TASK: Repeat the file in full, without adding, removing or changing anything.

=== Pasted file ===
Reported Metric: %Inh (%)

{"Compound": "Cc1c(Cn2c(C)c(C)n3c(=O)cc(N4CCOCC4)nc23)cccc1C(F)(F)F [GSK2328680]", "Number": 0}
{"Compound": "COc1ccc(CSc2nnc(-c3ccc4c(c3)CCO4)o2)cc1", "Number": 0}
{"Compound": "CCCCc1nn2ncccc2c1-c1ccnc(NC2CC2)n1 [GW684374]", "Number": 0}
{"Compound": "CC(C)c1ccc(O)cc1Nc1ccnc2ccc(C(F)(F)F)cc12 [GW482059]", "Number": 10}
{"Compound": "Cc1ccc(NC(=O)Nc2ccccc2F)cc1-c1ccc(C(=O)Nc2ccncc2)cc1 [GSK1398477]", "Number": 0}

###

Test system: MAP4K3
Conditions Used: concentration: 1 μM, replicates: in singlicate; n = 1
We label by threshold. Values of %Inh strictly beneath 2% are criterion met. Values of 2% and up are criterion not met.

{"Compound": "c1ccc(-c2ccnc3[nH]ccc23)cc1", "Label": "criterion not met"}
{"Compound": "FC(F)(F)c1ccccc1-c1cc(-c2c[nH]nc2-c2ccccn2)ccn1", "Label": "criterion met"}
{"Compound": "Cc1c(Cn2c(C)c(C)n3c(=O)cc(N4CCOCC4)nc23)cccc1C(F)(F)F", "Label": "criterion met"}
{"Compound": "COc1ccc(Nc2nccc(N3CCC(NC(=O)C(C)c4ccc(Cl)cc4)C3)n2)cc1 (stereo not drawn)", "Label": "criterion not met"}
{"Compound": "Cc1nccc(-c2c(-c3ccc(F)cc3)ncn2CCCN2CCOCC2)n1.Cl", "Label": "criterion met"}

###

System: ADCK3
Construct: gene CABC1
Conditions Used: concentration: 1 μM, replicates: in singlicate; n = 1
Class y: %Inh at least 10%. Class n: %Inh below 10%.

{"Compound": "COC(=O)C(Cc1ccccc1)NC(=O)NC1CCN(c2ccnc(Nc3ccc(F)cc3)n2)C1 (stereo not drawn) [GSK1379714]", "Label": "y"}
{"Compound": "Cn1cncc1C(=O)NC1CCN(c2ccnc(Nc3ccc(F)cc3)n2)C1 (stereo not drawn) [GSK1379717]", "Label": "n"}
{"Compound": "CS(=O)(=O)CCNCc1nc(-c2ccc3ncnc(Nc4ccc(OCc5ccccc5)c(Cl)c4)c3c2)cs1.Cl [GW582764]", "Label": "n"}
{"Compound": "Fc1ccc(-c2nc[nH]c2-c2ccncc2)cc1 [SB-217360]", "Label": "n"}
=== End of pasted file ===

Reported Metric: %Inh (%)

{"Compound": "Cc1c(Cn2c(C)c(C)n3c(=O)cc(N4CCOCC4)nc23)cccc1C(F)(F)F [GSK2328680]", "Number": 0}
{"Compound": "COc1ccc(CSc2nnc(-c3ccc4c(c3)CCO4)o2)cc1", "Number": 0}
{"Compound": "CCCCc1nn2ncccc2c1-c1ccnc(NC2CC2)n1 [GW684374]", "Number": 0}
{"Compound": "CC(C)c1ccc(O)cc1Nc1ccnc2ccc(C(F)(F)F)cc12 [GW482059]", "Number": 10}
{"Compound": "Cc1ccc(NC(=O)Nc2ccccc2F)cc1-c1ccc(C(=O)Nc2ccncc2)cc1 [GSK1398477]", "Number": 0}

###

Test system: MAP4K3
Conditions Used: concentration: 1 μM, replicates: in singlicate; n = 1
We label by threshold. Values of %Inh strictly beneath 2% are criterion met. Values of 2% and up are criterion not met.

{"Compound": "c1ccc(-c2ccnc3[nH]ccc23)cc1", "Label": "criterion not met"}
{"Compound": "FC(F)(F)c1ccccc1-c1cc(-c2c[nH]nc2-c2ccccn2)ccn1", "Label": "criterion met"}
{"Compound": "Cc1c(Cn2c(C)c(C)n3c(=O)cc(N4CCOCC4)nc23)cccc1C(F)(F)F", "Label": "criterion met"}
{"Compound": "COc1ccc(Nc2nccc(N3CCC(NC(=O)C(C)c4ccc(Cl)cc4)C3)n2)cc1 (stereo not drawn)", "Label": "criterion not met"}
{"Compound": "Cc1nccc(-c2c(-c3ccc(F)cc3)ncn2CCCN2CCOCC2)n1.Cl", "Label": "criterion met"}

###

System: ADCK3
Construct: gene CABC1
Conditions Used: concentration: 1 μM, replicates: in singlicate; n = 1
Class y: %Inh at least 10%. Class n: %Inh below 10%.

{"Compound": "COC(=O)C(Cc1ccccc1)NC(=O)NC1CCN(c2ccnc(Nc3ccc(F)cc3)n2)C1 (stereo not drawn) [GSK1379714]", "Label": "y"}
{"Compound": "Cn1cncc1C(=O)NC1CCN(c2ccnc(Nc3ccc(F)cc3)n2)C1 (stereo not drawn) [GSK1379717]", "Label": "n"}
{"Compound": "CS(=O)(=O)CCNCc1nc(-c2ccc3ncnc(Nc4ccc(OCc5ccccc5)c(Cl)c4)c3c2)cs1.Cl [GW582764]", "Label": "n"}
{"Compound": "Fc1ccc(-c2nc[nH]c2-c2ccncc2)cc1 [SB-217360]", "Label": "n"}